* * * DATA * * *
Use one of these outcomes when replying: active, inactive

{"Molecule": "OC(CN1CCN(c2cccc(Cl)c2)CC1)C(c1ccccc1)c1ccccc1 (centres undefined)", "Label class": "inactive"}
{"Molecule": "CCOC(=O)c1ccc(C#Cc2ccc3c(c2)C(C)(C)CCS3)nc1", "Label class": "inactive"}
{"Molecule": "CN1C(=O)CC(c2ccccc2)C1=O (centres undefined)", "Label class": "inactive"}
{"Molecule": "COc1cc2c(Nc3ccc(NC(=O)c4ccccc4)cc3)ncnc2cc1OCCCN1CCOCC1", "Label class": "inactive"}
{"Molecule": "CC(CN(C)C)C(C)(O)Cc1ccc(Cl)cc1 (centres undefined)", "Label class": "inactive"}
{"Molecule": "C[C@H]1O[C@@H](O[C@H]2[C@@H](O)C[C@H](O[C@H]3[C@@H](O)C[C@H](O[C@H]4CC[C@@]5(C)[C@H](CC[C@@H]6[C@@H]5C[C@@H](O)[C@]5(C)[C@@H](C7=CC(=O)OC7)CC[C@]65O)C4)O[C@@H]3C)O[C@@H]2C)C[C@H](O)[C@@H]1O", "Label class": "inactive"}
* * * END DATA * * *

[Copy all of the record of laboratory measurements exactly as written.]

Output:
Use one of these outcomes when replying: active, inactive

{"Molecule": "OC(CN1CCN(c2cccc(Cl)c2)CC1)C(c1ccccc1)c1ccccc1 (centres undefined)", "Label class": "inactive"}
{"Molecule": "CCOC(=O)c1ccc(C#Cc2ccc3c(c2)C(C)(C)CCS3)nc1", "Label class": "inactive"}
{"Molecule": "CN1C(=O)CC(c2ccccc2)C1=O (centres undefined)", "Label class": "inactive"}
{"Molecule": "COc1cc2c(Nc3ccc(NC(=O)c4ccccc4)cc3)ncnc2cc1OCCCN1CCOCC1", "Label class": "inactive"}
{"Molecule": "CC(CN(C)C)C(C)(O)Cc1ccc(Cl)cc1 (centres undefined)", "Label class": "inactive"}
{"Molecule": "C[C@H]1O[C@@H](O[C@H]2[C@@H](O)C[C@H](O[C@H]3[C@@H](O)C[C@H](O[C@H]4CC[C@@]5(C)[C@H](CC[C@@H]6[C@@H]5C[C@@H](O)[C@]5(C)[C@@H](C7=CC(=O)OC7)CC[C@]65O)C4)O[C@@H]3C)O[C@@H]2C)C[C@H](O)[C@@H]1O", "Label class": "inactive"}